26 posts • joined 4 Jul 2008
500,000 anythings is almost always a convenient figure plucked out of the air to make people go "ooh, that's rather a lot". Be it the cost of a strike, a hack into a database, building a bat bridge, or any other story you can read by Googling "500000 cost".
It's all baloney and should be challenged whenever it comes up.
JCB - "Made with Macromedia"
I think if JCB are going to be taken seriously, they might want to update their "international homepage": Copyright© 2001-2009 JCB International Co., Ltd.
Y'ouch that smarts...
IIRC you are asked when setting up your phone if you want to opt-in to sending diagnostics.
Stop talking sense.
According to this post: http://forums.theregister.co.uk/post/1242259 pointing out any flaw with a new phone or OS as being within the bounds of normalcy merits downvoting.
I suspect if you did tell the "stewardess" (and presumably you're only standing up to female cabin crew here) to STFU, then you'd find yourself in the arms of law enforcement when you touched down.
Notwithstanding your fellow passengers comfort in *not* hearing you yabber on throughout the flight, you are obliged to act upon all requests from the cabin crew whether you like them or not.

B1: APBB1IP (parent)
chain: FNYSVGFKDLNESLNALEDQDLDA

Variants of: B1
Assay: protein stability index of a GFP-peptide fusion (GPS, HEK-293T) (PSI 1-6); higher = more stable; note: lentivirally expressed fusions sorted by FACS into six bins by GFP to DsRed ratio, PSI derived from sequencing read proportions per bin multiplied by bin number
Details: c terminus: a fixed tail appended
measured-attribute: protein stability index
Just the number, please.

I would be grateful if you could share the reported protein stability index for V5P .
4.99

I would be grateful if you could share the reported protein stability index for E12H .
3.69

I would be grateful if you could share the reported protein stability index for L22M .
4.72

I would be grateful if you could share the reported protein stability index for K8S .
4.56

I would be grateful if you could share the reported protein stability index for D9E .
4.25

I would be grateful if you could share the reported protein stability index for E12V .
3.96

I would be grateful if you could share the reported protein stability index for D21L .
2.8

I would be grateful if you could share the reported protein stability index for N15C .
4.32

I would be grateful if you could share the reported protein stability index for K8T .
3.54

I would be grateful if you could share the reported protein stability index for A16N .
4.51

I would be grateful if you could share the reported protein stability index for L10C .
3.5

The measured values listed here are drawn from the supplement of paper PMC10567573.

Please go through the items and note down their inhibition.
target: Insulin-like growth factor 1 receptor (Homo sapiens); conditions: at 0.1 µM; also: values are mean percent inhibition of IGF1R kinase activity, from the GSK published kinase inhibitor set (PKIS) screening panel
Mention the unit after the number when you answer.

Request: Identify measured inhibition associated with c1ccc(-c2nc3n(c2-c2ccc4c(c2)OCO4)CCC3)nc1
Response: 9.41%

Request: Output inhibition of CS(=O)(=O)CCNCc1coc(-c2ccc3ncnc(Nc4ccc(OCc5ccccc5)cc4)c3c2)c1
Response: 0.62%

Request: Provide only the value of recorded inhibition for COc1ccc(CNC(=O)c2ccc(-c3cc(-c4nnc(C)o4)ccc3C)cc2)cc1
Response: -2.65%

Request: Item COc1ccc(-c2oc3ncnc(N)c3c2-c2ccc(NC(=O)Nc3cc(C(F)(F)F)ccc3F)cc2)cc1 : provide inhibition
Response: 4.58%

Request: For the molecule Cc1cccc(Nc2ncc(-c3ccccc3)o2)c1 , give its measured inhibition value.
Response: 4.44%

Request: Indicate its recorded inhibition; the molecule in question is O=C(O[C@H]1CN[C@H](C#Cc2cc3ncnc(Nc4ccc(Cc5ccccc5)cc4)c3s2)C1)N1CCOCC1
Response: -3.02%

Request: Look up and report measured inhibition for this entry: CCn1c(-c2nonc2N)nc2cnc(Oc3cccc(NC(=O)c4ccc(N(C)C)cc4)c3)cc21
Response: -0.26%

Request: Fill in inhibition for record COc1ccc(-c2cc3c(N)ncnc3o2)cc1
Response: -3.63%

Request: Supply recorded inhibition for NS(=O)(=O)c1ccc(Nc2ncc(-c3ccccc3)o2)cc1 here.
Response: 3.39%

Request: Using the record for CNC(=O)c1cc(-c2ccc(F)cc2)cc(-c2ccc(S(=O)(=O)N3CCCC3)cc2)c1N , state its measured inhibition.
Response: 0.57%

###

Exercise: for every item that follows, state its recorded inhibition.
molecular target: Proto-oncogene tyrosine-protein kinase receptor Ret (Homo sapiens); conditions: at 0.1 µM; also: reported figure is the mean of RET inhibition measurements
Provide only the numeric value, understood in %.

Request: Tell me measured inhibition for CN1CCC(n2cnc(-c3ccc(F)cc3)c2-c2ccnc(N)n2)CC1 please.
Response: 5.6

I fully expect the party wonks to cherry-pick easy-answer questions, but when the level of debate starts with such "amusing" questions, said wonks hardly need to exercise themselves in creaming off the nicey-nicey queries.
Such is the breakdown of political discourse between the proles and the men in charge.
But there's always someone to do it better.
Matt Mulholland, via BoingBoing http://www.youtube.com/watch?v=hxleH60hDJY
who are the Taxpayers' Alliance?
To quote the *other* TaxPayers' Alliance (at www.taxpayersalliance.ORG - yes rather confusing):
"it isn't an alliance of ordinary taxpayers at all. It is an alliance of right-wing ideologues. Its academic advisory council is a who's who of the proponents of discredited Thatcherite policies, including Eamonn Butler and Madsen Pirie of the Adam Smith Institute, academics Patrick Minford and Kenneth Minogue, and former Institute of Directors policy head Ruth Lea."
So no, they don't speak for you, they speak for people who are already richer than we'll ever be and want to stay that way.
What kind of institution are these investors from? Broadmoor?
Fuller comparison by David Forster
A chap called David Forster has compiled a pretty useful Google Docs sheet with pricing from O2, Orange, Voda and Tesco (sure he'll update it with 3 pricing in due course). It confirms that Tesco is cheapest and given they're the only people doing a 12 month contract, a rather nicer prospect. Shame they peer on O2's crummy 3G network...